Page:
Sweet Mystery of Life

Musings on what it’s all about — for those who dig it.

..nothing is gained by not gathering roses.”Although it amounts to preaching to the choir, herewith a compendium of thoughts from gardeners who seem to grasp what it’s all about. Let us all get psyched up for the coming garden year!

If some expressions resonate more than others with various reader/gardeners, all contain a seed of reality, expressed poetically or more pragmatically. So, why garden? It is tempting to simply say that one gardens because he/she can’t help it. Is it genetic? Sometimes yea, sometimes nay. Well, what is the sweet mystery

then? Here follow several observations of devotees from the recent and distant past.  "If you have a garden and a library, you have everything you need.” Who had the nerve to make such a bald pronouncement? Why, Cicero of course.

From Ralph Waldo Emerson, 1803-1882: “When I go into my garden with a spade and dig a bed, I feel such an exhilaration and health that I discover that I have been defrauding myself all this time in letting others do for me what I should have done with my own hands.”

Bertrand Russell, 1872-1970, philosopher, mathematician and author: “I’ve made an odd discovery. Every time I talk to a savant I feel quite sure that happiness is no longer a possibility. Yet when I talk with my gardener, I’m convinced of the opposite.”

Mirabel Osler, contemporary English garden writer: “There can be no other occupation like gardening in which, if you were to creep up behind someone at their work, you would find them smiling.”

“Gardens are made to sit in.”Luis Barragan, 1902-1988, Mexican architect, landscape architect: (Fernand) “Bac was a dreamer, a poet. From him I learned that gardens can be bewitched, enchanted and shelter the great sum of serenity at man’s disposal.”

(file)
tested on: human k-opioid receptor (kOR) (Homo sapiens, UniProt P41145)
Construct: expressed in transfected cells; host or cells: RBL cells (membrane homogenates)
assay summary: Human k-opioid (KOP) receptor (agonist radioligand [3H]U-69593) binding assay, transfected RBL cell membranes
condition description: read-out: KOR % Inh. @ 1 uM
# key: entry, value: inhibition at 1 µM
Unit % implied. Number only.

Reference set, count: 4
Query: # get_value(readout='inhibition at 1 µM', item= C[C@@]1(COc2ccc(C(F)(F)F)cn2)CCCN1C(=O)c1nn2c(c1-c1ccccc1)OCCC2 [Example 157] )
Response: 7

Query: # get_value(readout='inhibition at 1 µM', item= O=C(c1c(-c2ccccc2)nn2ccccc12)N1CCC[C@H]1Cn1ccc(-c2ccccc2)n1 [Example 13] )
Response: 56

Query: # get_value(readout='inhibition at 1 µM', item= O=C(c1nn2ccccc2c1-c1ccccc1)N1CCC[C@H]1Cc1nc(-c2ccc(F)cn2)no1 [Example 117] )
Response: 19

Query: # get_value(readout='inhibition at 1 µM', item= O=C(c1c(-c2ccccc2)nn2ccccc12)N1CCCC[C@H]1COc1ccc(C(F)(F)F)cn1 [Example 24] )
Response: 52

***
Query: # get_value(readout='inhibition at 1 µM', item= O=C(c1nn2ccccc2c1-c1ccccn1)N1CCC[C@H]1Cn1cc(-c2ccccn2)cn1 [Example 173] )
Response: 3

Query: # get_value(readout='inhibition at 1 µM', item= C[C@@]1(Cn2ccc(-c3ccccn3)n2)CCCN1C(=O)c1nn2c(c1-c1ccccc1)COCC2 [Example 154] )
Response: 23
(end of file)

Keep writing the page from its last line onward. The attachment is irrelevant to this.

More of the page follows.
Thomas D. Church, 1933-1977, American landscape architect and author: “Gardens are made to sit in.”

Thomas Jefferson, 1743-1826: “No occupation is so delightful to me as the culture of the earth”; and “Though an old man, I am but a young gardener.

Gertrude Jekyll, 1843-1932, English gardener and author: “I hold the firm belief that the purpose of a garden is to give happiness and repose of mind”; and “It can never be repeated too often … where some kind of beauty is aimed at, the very best effects are made by the simplest means. A confused and crowded composition is a fault in any picture.”

Leonardo da Vinci, 1452-1519: “Simplicity is the ultimate sophistication.”

Benjamin Disraeli, 1804-81: “How fair is a garden amid the toils and passions of existence.” Germaine Greer, 1939-: “A garden is the best alternative therapy.”

Iris Murdoch, 1919-99, English author and philosopher: “People from a planet without flowers would think we must be mad with joy the whole time to have such things about us.”

Sir Walter Scott, 1771-1832: “Nothing is more the child of art than a garden.”

Anais Nin, 1903-1977: “And the day came when the risk it took to remain tight inside the bud was more painful than the risk it took to blossom.” Robert Frost, 1874-1963: “A flower unplucked is but left to the falling and nothing is gained by not gathering roses.”

John Evelyn, 1620-1706, English diarist, author and gardener: “Be careful not to suffer weedes to run up to seeds: wherefore ply weeding at the first peeping of the spring.”

“...happiness and repose of mind.”William Lawson, 17th century, English garden writer: “Pruning begins betimes with trees, and do what you list; but if you let them grow great and stubborn, you must do as the tree list.”

William Blake, 1751-1827, poet, engraver and painter: “The tree which moves some to tears of joy is in the eyes of others only a green thing that stands in the way. Some see nature all ridicule and deformity … and some scarce see nature at all. But to the eyes of the man of imagination, nature is imagination itself.”

Unknown author: “Given the necessary resources, a good garden is not too difficult to create, but a really great garden demands a total commitment.”

Tony Schilling, 20th century, former curator at Wakehurst Place, England: “One should find out what grows well on a given soil and then grow plenty of it.”

Cason Callaway, 1894-1961, creator of Callaway Gardens, Ga.: “They come seeking many things including gardening inspiration, peace of mind and intellectual stimulation, but most of all, I believe they come in quest of beauty.”

Are you ready? Me too. Average last day of frost hereabouts – March 15.